“Big Jim” Folsom was governor two terms. He is known throughout the state as the father of the Farm to Market Road Program. Most of the rural roads in the state were built by Big Jim’s administration. Besides being the father of the Farm to Market Road Program, Big Jim was the father of another governor, Jim Folsom, Jr.
Although Little Jim was governor for only a couple of years, he will be known as the governor who lured Mercedes to Alabama. Jim Folsom, Jr. was born in the governor’s mansion while Big Jim was in his first term as governor and he holds the distinction of serving as lieutenant governor longer than anyone in state history.
Many political observers referred to Governor Fob James as “Fumbling Fob.” Old Fob served as governor two terms, although not in succession. Fob also left a legacy. During his first term the state got a windfall from selling some of our oil reserves in the gulf to the big oil companies. Being a businessman, Fob felt that the conservative and prudent thing to do would be to save the principal and only spend the interest of the corpus. Thus, he created the Oil and Gas Heritage Fund. That interest has helped bolster the beleaguered General Fund over the years.
In recent years, our governors really have not left any indelible mark. The probable reason is their lack of legislative power. Bob Riley was powerless, primarily because he was a Republican governor with a Democratic legislature. They treated him with disdain. Thus far, Robert Bentley has had the same fate as Riley in the legislative arena. This is perplexing given that Bentley is a Republican with a Republican legislature. He and the legislature have been on the same page with the right wing social issues that have been front and center. However, the legislature has shut him out when it comes to the state purse strings. This current session is a perfect example.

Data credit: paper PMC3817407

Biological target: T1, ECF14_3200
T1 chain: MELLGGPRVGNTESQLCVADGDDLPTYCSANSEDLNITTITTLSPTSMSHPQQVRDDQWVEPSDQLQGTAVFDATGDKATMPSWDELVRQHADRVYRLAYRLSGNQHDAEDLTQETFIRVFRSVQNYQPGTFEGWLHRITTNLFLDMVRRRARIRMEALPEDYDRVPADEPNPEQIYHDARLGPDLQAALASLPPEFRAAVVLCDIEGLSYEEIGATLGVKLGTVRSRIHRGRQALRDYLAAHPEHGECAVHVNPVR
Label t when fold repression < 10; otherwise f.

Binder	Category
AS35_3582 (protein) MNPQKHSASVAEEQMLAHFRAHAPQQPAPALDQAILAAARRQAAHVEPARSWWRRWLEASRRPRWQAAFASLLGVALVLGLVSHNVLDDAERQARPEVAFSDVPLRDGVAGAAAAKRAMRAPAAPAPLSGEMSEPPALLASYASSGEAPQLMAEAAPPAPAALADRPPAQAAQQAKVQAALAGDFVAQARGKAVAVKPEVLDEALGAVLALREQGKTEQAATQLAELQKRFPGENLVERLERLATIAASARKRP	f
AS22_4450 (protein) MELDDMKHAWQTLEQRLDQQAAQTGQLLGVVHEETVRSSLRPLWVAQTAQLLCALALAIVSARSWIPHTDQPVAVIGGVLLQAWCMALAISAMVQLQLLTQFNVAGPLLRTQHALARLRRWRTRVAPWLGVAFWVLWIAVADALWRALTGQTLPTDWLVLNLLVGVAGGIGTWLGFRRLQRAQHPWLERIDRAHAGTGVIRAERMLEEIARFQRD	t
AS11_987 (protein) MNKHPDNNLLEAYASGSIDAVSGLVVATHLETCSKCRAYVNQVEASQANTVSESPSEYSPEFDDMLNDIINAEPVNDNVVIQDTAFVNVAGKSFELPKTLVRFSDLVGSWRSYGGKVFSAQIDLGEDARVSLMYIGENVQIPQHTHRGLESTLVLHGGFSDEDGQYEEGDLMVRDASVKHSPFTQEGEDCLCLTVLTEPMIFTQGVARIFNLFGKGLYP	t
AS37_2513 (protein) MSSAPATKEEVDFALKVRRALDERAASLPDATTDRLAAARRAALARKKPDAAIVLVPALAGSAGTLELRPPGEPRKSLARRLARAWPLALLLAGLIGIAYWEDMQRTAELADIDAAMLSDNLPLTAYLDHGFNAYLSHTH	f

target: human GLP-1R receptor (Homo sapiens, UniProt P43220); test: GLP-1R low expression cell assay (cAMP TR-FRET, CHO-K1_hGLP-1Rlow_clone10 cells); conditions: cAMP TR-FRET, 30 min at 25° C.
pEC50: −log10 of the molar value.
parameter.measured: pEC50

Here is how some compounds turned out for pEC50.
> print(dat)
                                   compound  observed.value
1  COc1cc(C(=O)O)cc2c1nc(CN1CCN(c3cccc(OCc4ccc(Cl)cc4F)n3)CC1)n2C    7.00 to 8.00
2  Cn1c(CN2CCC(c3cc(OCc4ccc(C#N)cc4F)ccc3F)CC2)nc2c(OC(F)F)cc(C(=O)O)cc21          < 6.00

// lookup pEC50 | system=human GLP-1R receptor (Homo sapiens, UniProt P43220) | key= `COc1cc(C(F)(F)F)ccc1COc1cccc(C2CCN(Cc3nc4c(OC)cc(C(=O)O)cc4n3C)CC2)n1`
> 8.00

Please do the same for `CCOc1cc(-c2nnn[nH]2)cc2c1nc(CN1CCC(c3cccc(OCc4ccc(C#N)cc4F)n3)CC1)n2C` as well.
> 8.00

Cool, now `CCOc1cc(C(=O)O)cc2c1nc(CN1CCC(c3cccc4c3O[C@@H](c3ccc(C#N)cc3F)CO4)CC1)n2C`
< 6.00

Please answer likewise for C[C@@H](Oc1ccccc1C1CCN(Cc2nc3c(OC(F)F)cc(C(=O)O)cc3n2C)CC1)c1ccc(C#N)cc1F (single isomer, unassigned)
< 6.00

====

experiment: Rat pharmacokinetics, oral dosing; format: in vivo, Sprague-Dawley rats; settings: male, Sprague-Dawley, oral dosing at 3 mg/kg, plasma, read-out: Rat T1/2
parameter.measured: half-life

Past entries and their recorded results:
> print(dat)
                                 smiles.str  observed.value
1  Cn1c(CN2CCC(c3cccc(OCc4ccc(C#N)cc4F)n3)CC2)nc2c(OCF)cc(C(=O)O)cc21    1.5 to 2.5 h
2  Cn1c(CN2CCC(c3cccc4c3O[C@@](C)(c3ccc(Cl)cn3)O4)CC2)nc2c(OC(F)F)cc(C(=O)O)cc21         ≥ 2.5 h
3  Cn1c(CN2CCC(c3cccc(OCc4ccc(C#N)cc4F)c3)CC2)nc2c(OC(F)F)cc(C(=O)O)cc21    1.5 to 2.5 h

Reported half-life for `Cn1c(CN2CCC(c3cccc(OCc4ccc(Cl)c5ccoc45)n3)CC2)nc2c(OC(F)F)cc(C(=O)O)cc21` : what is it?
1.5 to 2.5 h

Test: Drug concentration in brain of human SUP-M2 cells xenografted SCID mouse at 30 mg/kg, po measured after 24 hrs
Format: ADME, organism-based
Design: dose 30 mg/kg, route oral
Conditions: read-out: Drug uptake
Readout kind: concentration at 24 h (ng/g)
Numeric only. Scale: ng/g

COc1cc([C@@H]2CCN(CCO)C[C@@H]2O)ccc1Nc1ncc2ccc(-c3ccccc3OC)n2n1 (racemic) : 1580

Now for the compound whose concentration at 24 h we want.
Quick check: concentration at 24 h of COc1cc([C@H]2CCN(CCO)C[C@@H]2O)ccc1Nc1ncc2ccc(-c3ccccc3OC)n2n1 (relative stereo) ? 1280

The reason for Bentley’s irrelevance is because he is too much of a nice guy. That demeanor and persona make him extremely popular with the people of Alabama. However, he does not have the killer instinct or political savvy of Wallace. In politics, and especially in the legislative arena, nice guys finish last.